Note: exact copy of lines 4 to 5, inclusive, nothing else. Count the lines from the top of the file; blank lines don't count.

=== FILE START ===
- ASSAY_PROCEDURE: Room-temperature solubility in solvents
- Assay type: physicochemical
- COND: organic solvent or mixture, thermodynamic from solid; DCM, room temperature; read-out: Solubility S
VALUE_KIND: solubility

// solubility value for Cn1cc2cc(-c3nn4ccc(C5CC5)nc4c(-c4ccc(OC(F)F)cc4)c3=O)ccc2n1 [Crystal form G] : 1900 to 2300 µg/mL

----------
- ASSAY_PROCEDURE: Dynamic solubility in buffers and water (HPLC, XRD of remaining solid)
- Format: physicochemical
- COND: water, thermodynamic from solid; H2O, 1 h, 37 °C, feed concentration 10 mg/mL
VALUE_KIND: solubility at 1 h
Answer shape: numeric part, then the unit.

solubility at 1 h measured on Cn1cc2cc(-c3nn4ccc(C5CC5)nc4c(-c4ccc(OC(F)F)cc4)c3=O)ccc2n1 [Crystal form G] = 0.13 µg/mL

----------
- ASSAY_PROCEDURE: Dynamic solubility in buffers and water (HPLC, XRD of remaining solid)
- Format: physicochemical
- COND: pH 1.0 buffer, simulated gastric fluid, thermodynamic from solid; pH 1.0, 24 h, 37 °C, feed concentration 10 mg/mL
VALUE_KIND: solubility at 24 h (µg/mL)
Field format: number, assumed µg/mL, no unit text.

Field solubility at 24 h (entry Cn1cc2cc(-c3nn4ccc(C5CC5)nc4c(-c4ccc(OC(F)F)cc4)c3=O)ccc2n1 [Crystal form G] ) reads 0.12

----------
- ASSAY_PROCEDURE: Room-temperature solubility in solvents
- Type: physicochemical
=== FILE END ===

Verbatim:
VALUE_KIND: solubility

// solubility value for Cn1cc2cc(-c3nn4ccc(C5CC5)nc4c(-c4ccc(OC(F)F)cc4)c3=O)ccc2n1 [Crystal form G] : 1900 to 2300 µg/mL